It’s a situation which she admits has left her feeling distraught.
“I felt devastated when I had to close the Bus down,” said Susan.
“It brought tears to my eyes when I had to write the post on my Facebook page.
“I had to say that, after five years where I’ve put everything I can into it, I’m really sorry but I have to close the bus down for safety reasons.
“I can’t be the two-meter distance away from people and still cut their hair.
“It broke my heart having to admit that but I keep saying to myself ‘this will all eventually come right in the end’.
“The uncertainty of not knowing what is going to happen is scary for me.
“I’ve still got my trade license and my insurance to pay for.
“On top of that I’ve got my home life and two boys who are at home now. It is really scary at the moment.”
With local businesses, in particular, feeling the pressure during these testing times, the need for support is at an all-time high.
Alongside GiveToLocal, one of the organisations that is also helping local businesses is the Chamber of Commerce.
And while they continue to help to try and guide businesses through these uncharted waters, Policy and Engagement Executive Amber Burney admits that there are a number of issues facing local business.
“A lot of the struggles businesses face at the moment are around the fact that they don’t really know what to do,” said Amber.
“The main concern that we have found is that businesses can’t move forward with certain projects they had planned so they’ve had to put them on hold.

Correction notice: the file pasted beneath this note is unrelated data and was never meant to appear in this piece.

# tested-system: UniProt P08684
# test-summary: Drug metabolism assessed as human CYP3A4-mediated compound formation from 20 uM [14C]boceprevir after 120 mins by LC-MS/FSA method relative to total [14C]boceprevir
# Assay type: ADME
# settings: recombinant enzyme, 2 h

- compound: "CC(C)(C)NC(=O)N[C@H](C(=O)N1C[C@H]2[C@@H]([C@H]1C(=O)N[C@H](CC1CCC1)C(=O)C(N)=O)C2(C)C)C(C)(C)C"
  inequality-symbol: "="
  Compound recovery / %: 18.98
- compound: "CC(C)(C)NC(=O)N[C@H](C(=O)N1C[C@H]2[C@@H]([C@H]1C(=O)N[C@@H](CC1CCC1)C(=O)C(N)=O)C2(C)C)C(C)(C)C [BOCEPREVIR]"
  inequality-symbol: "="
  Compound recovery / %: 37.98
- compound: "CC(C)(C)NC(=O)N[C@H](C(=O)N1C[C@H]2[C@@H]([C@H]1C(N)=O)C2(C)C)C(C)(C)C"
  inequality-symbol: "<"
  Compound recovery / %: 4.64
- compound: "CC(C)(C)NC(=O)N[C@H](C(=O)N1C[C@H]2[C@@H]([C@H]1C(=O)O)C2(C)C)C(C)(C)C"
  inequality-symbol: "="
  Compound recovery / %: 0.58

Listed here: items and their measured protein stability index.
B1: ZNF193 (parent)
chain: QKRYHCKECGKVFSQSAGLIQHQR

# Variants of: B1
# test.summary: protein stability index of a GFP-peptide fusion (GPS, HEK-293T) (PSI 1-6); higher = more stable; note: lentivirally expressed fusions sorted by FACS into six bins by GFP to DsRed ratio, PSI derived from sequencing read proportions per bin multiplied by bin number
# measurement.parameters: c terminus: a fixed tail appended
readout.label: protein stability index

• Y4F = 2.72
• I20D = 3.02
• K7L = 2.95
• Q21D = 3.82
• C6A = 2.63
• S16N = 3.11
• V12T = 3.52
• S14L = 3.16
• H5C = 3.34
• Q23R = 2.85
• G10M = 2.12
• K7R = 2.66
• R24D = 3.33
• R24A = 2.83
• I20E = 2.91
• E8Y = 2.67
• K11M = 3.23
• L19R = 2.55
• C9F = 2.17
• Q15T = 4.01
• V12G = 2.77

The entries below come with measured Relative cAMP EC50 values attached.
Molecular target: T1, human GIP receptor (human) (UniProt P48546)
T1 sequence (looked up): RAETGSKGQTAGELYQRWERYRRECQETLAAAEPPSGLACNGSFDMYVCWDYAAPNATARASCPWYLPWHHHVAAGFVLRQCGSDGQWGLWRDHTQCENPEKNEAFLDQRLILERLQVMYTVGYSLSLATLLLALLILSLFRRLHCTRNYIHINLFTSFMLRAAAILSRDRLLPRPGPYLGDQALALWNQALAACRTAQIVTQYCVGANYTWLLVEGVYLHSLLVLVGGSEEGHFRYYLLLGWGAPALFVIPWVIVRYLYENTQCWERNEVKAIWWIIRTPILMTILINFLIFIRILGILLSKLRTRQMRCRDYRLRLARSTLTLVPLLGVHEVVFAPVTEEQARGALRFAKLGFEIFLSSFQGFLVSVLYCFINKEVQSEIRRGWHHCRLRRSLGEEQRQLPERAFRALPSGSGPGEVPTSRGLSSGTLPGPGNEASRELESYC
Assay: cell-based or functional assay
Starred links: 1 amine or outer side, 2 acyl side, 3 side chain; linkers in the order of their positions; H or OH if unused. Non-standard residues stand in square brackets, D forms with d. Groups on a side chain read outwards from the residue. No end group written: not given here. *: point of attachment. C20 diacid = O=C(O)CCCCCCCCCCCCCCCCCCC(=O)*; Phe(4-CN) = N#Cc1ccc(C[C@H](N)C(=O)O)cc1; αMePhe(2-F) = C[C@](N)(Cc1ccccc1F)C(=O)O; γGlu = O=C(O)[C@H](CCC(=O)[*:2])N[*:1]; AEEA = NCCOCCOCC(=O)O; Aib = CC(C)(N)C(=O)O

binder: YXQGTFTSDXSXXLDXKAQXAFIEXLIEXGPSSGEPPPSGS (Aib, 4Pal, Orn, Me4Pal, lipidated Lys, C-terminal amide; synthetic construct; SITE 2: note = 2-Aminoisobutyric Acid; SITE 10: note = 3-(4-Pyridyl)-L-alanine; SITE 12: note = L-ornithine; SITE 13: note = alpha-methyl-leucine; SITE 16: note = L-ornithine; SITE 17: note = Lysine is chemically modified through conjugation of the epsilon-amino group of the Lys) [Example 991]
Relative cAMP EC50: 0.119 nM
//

“One of the other concerns is that they’re also unsure of how long it will actually take for them to be able to access the support systems.
“They are aware that there will be so many people applying for it all at once.
“There are also a lot of worries around people who work from home or work in managed work-spaces.
“People are worried that if they start furloughing their workers then the government might come back and say they didn’t need to do this and so they won’t get the money back.
“There are so many factors to take into account for these businesses. There’s massive uncertainty across the sector at the moment.”
Despite the announcement by Chancellor Rishi Sunak that businesses would be able to apply for loans of up to £5m to tackle the issues brought about by coronavirus, plenty of them are still feeling the strain.
With so much uncertainty surrounding almost all walks of life, our local businesses and grassroots clubs are looking for reassurance.
And GiveToLocal Chief Executive Neil Gardiner wants to reassure both grassroots clubs and businesses that the organisation is still fully committed to helping those in need.
“At GiveToLocal, we know that it’s a challenging time for everyone at the moment,” said Neil.
“I want to reaffirm that we remain committed to helping the clubs and businesses in our local communities, we are in the later stages of launching a campaign backed by partners from the world of sport, media and business which is aimed at doing just that.
“In a lot of places across the UK, these clubs and businesses play a key part in shaping an area’s identity and make-up.
“We want to be able to help these people out in their time of need.
“Looking beyond this difficult period we want to ensure that these clubs and businesses can not only survive but hopefully prosper.”